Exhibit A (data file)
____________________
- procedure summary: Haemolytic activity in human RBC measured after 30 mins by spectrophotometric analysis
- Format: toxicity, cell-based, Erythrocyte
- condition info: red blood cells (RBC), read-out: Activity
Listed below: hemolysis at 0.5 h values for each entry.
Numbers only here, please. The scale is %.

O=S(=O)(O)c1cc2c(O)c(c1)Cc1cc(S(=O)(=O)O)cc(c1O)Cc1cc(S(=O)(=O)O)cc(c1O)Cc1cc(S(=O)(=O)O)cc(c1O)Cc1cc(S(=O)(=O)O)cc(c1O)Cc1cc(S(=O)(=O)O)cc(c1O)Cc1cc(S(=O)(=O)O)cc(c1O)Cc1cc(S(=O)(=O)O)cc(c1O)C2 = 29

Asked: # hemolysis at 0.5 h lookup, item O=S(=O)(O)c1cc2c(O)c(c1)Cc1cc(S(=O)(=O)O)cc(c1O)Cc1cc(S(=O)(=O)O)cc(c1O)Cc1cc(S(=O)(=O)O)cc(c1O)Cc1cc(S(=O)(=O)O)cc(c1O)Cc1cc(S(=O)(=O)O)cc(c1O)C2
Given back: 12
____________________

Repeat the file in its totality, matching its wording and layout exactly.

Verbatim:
- procedure summary: Haemolytic activity in human RBC measured after 30 mins by spectrophotometric analysis
- Format: toxicity, cell-based, Erythrocyte
- condition info: red blood cells (RBC), read-out: Activity
Listed below: hemolysis at 0.5 h values for each entry.
Numbers only here, please. The scale is %.

O=S(=O)(O)c1cc2c(O)c(c1)Cc1cc(S(=O)(=O)O)cc(c1O)Cc1cc(S(=O)(=O)O)cc(c1O)Cc1cc(S(=O)(=O)O)cc(c1O)Cc1cc(S(=O)(=O)O)cc(c1O)Cc1cc(S(=O)(=O)O)cc(c1O)Cc1cc(S(=O)(=O)O)cc(c1O)Cc1cc(S(=O)(=O)O)cc(c1O)C2 = 29

Asked: # hemolysis at 0.5 h lookup, item O=S(=O)(O)c1cc2c(O)c(c1)Cc1cc(S(=O)(=O)O)cc(c1O)Cc1cc(S(=O)(=O)O)cc(c1O)Cc1cc(S(=O)(=O)O)cc(c1O)Cc1cc(S(=O)(=O)O)cc(c1O)Cc1cc(S(=O)(=O)O)cc(c1O)C2
Given back: 12